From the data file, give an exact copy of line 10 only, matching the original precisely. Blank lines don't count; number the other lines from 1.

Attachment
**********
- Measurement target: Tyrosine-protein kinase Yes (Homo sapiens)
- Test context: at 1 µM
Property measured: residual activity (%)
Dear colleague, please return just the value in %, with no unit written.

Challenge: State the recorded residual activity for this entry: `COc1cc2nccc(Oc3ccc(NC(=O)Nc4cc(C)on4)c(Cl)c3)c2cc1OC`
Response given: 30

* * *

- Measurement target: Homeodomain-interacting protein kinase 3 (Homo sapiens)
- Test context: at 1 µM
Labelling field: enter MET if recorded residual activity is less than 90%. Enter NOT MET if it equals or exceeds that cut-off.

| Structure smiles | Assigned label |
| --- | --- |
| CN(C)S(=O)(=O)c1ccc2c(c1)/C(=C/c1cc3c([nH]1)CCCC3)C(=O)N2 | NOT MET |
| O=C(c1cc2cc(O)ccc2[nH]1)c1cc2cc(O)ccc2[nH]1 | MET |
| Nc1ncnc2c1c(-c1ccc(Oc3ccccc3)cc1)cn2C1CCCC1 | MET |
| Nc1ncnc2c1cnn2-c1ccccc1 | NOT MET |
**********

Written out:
Labelling field: enter MET if recorded residual activity is less than 90%. Enter NOT MET if it equals or exceeds that cut-off.